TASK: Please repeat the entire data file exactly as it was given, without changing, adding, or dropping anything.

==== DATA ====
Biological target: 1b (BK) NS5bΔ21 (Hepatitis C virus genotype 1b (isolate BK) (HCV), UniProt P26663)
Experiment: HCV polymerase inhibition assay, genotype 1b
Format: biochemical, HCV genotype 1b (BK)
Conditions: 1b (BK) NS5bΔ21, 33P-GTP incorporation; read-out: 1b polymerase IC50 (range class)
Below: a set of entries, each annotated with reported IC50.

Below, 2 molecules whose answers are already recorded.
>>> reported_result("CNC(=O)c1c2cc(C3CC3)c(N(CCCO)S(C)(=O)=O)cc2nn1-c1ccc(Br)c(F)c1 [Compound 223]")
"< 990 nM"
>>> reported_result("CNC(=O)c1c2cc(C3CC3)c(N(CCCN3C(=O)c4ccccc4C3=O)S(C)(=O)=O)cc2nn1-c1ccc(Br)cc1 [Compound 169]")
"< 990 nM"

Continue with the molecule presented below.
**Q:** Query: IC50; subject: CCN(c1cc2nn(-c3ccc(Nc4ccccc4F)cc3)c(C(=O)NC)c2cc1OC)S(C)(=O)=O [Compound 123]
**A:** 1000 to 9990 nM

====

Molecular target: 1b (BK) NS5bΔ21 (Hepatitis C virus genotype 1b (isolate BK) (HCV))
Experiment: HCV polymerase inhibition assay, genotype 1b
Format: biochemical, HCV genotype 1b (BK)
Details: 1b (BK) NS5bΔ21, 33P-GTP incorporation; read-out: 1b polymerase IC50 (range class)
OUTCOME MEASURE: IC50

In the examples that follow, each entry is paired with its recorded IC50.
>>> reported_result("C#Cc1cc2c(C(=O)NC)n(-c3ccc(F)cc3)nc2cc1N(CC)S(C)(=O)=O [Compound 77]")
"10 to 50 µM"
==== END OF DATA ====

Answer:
Biological target: 1b (BK) NS5bΔ21 (Hepatitis C virus genotype 1b (isolate BK) (HCV), UniProt P26663)
Experiment: HCV polymerase inhibition assay, genotype 1b
Format: biochemical, HCV genotype 1b (BK)
Conditions: 1b (BK) NS5bΔ21, 33P-GTP incorporation; read-out: 1b polymerase IC50 (range class)
Below: a set of entries, each annotated with reported IC50.

Below, 2 molecules whose answers are already recorded.
>>> reported_result("CNC(=O)c1c2cc(C3CC3)c(N(CCCO)S(C)(=O)=O)cc2nn1-c1ccc(Br)c(F)c1 [Compound 223]")
"< 990 nM"
>>> reported_result("CNC(=O)c1c2cc(C3CC3)c(N(CCCN3C(=O)c4ccccc4C3=O)S(C)(=O)=O)cc2nn1-c1ccc(Br)cc1 [Compound 169]")
"< 990 nM"

Continue with the molecule presented below.
**Q:** Query: IC50; subject: CCN(c1cc2nn(-c3ccc(Nc4ccccc4F)cc3)c(C(=O)NC)c2cc1OC)S(C)(=O)=O [Compound 123]
**A:** 1000 to 9990 nM

====

Molecular target: 1b (BK) NS5bΔ21 (Hepatitis C virus genotype 1b (isolate BK) (HCV))
Experiment: HCV polymerase inhibition assay, genotype 1b
Format: biochemical, HCV genotype 1b (BK)
Details: 1b (BK) NS5bΔ21, 33P-GTP incorporation; read-out: 1b polymerase IC50 (range class)
OUTCOME MEASURE: IC50

In the examples that follow, each entry is paired with its recorded IC50.
>>> reported_result("C#Cc1cc2c(C(=O)NC)n(-c3ccc(F)cc3)nc2cc1N(CC)S(C)(=O)=O [Compound 77]")
"10 to 50 µM"